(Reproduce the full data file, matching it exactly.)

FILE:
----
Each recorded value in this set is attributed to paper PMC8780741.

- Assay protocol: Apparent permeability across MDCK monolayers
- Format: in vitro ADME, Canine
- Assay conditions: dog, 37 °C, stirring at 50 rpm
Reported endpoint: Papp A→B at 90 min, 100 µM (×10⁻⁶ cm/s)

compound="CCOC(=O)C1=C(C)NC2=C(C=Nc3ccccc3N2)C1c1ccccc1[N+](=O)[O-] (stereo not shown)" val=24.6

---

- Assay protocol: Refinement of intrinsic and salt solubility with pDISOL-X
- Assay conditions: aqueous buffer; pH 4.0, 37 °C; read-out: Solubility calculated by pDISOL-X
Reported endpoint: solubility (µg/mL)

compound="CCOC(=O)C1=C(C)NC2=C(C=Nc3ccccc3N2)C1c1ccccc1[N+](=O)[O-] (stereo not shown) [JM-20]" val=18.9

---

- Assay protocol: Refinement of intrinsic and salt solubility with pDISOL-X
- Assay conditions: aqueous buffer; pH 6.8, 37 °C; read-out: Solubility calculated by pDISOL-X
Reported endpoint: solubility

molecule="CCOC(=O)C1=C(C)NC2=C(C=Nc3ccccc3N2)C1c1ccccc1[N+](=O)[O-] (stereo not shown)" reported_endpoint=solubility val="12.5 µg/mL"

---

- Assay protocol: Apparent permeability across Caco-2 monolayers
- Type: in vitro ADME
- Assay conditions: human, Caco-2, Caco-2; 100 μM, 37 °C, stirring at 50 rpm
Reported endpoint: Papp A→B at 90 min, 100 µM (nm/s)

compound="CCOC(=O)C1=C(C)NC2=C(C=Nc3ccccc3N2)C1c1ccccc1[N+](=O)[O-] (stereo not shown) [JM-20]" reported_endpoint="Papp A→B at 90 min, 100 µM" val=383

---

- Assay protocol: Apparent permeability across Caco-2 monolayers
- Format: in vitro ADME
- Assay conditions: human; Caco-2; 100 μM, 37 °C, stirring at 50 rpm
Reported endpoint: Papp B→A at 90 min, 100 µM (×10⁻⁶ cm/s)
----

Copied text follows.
Each recorded value in this set is attributed to paper PMC8780741.

- Assay protocol: Apparent permeability across MDCK monolayers
- Format: in vitro ADME, Canine
- Assay conditions: dog, 37 °C, stirring at 50 rpm
Reported endpoint: Papp A→B at 90 min, 100 µM (×10⁻⁶ cm/s)

compound="CCOC(=O)C1=C(C)NC2=C(C=Nc3ccccc3N2)C1c1ccccc1[N+](=O)[O-] (stereo not shown)" val=24.6

---

- Assay protocol: Refinement of intrinsic and salt solubility with pDISOL-X
- Assay conditions: aqueous buffer; pH 4.0, 37 °C; read-out: Solubility calculated by pDISOL-X
Reported endpoint: solubility (µg/mL)

compound="CCOC(=O)C1=C(C)NC2=C(C=Nc3ccccc3N2)C1c1ccccc1[N+](=O)[O-] (stereo not shown) [JM-20]" val=18.9

---

- Assay protocol: Refinement of intrinsic and salt solubility with pDISOL-X
- Assay conditions: aqueous buffer; pH 6.8, 37 °C; read-out: Solubility calculated by pDISOL-X
Reported endpoint: solubility

molecule="CCOC(=O)C1=C(C)NC2=C(C=Nc3ccccc3N2)C1c1ccccc1[N+](=O)[O-] (stereo not shown)" reported_endpoint=solubility val="12.5 µg/mL"

---

- Assay protocol: Apparent permeability across Caco-2 monolayers
- Type: in vitro ADME
- Assay conditions: human, Caco-2, Caco-2; 100 μM, 37 °C, stirring at 50 rpm
Reported endpoint: Papp A→B at 90 min, 100 µM (nm/s)

compound="CCOC(=O)C1=C(C)NC2=C(C=Nc3ccccc3N2)C1c1ccccc1[N+](=O)[O-] (stereo not shown) [JM-20]" reported_endpoint="Papp A→B at 90 min, 100 µM" val=383

---

- Assay protocol: Apparent permeability across Caco-2 monolayers
- Format: in vitro ADME
- Assay conditions: human; Caco-2; 100 μM, 37 °C, stirring at 50 rpm
Reported endpoint: Papp B→A at 90 min, 100 µM (×10⁻⁶ cm/s)